A group of students* from The Sustainable Innovation MBA Class of 2018 travelled to Washington, D.C. in May to advocate on Capitol Hill on behalf of CARE International. The CARE National Conference, now in its 16th year convening, brings together citizen advocates, corporate responsibility professionals, philanthropists, humanitarians, and international development experts for advocacy training and congressional meetings on Capitol Hill.
Over the course of three days, the students participated in numerous educational sessions, learning about CARE’s impact and outlining the policy and political goals for the year. This year’s theme, “Your Voice, A World of Change” lifts up and celebrates the advocates whose voices help CARE continue to be the leader in creating positive change for women and girls on the global stage. The conference kicked off with prominent figures and speakers in the foreign aid space including Sally Yates, former Acting Attorney General; Helene D. Gayle; Senator Amy Klobuchar (D-MN), and multiple CARE and CARE Action! Voices.
Designed for new CARE advocates, the conference hosts a comprehensive introduction to successful advocacy: Advocacy 101, Congress 101, and CARE: Our Story. New advocates leave sessions with enhanced legislative understanding and overviews of this year’s top priorities for CARE.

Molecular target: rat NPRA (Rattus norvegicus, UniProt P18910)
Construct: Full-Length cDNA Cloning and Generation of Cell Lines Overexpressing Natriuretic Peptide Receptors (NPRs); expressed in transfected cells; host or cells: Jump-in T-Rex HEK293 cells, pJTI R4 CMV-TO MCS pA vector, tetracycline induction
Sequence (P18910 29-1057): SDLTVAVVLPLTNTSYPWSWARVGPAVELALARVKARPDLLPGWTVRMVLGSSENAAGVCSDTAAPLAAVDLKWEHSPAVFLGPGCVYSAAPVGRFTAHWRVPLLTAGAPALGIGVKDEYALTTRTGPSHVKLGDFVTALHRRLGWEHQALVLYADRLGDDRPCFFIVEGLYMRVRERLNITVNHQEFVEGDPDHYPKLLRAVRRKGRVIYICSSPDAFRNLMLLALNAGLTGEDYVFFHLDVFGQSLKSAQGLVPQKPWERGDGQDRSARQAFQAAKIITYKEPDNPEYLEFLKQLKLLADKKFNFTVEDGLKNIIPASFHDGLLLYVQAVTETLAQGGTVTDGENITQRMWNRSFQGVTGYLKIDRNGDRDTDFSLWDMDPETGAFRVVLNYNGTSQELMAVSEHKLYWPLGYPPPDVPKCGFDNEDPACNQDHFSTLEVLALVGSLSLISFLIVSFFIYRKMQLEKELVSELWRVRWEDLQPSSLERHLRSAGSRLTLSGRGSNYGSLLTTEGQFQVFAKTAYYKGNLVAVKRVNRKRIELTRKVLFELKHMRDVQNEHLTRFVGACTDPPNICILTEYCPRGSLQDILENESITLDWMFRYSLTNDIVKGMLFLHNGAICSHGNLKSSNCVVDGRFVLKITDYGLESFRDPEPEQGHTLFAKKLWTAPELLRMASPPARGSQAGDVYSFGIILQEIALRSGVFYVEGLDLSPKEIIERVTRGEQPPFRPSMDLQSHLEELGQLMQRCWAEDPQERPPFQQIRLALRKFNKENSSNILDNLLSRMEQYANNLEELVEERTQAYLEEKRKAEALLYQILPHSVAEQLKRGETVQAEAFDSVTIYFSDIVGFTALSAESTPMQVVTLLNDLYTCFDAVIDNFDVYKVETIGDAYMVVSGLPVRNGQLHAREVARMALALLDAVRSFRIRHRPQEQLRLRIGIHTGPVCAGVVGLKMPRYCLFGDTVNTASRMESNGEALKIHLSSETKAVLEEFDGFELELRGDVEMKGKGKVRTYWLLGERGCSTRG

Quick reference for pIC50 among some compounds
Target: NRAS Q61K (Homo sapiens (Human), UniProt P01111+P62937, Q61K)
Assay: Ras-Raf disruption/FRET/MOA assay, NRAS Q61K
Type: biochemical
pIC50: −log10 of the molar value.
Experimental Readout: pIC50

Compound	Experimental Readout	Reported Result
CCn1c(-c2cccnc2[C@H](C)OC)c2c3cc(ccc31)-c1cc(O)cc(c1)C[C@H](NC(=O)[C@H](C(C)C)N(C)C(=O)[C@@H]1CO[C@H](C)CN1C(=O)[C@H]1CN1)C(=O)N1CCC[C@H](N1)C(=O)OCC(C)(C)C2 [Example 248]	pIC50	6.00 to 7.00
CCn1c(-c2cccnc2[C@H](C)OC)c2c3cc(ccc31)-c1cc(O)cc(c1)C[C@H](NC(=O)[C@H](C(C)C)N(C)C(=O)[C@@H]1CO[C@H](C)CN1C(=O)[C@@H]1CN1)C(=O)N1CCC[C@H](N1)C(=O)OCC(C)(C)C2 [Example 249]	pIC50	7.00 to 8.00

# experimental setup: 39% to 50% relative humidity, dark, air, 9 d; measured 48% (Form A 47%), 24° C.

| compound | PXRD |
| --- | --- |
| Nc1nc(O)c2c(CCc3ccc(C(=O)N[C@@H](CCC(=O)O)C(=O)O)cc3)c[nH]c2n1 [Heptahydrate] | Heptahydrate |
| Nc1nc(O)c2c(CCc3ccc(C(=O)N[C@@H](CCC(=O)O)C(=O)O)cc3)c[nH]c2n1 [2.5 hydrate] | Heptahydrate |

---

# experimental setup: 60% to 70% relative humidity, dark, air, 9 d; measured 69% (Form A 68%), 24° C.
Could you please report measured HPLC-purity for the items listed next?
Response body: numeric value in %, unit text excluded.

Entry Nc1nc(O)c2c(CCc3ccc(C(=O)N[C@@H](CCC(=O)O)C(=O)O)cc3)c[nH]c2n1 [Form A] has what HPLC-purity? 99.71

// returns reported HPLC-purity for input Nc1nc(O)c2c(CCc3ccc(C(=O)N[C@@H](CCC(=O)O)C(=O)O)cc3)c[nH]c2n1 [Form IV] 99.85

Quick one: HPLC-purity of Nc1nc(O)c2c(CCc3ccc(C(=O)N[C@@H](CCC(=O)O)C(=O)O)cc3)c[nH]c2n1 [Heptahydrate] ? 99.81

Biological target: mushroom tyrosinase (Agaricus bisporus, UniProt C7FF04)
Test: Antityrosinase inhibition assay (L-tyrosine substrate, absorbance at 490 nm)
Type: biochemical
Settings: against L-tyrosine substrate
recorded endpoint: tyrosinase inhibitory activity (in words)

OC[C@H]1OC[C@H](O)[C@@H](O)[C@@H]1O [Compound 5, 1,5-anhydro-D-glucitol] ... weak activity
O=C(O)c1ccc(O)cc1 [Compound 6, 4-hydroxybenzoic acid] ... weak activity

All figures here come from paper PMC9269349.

Prepared with discussion points for the advocacy day on Capitol Hill, The Sustainable Innovation MBA students set out to meet with the offices of Vermont’s Congressional delegation: Representative Peter Welch, Senator Bernie Sanders and Senator Patrick Leahy. In the meetings with the Congressional offices, the students advocated for co-sponsorship of the International Violence Against Women’s Act, a bipartisan bill to ensure that gender-based violence is a top U.S. foreign policy priority. This issue is an important priority because an estimated one in three women will face physical, mental or sexual abuse in their lifetimes. Violence against women has an immeasurable impact on women and girls, their families and their communities. IVAWA elevates the importance of these issues and places them at the center of U.S. foreign diplomacy.
The second request made to the Vermont delegation was to support the International Affairs Budget FY 2019 and request a funding increase that returns to the Obama-era funding levels. Proposed budget cuts by the Trump administration would slash funding for critical foreign assistance programs and jeopardize millions of lives around the globe.
Vermonters are lucky to live in a state where all members of the delegation are receptive and engaged in policy to sustain funding for international aid and development. Over the course of the CARE National Conference the students gained great insight into the top priorities for foreign aid policy and how to engage with political leadership to influence change.
*Andria Denome, Camille Fordy, Madeline Brumberg, Julia Lyon, and Kaitlin Sampson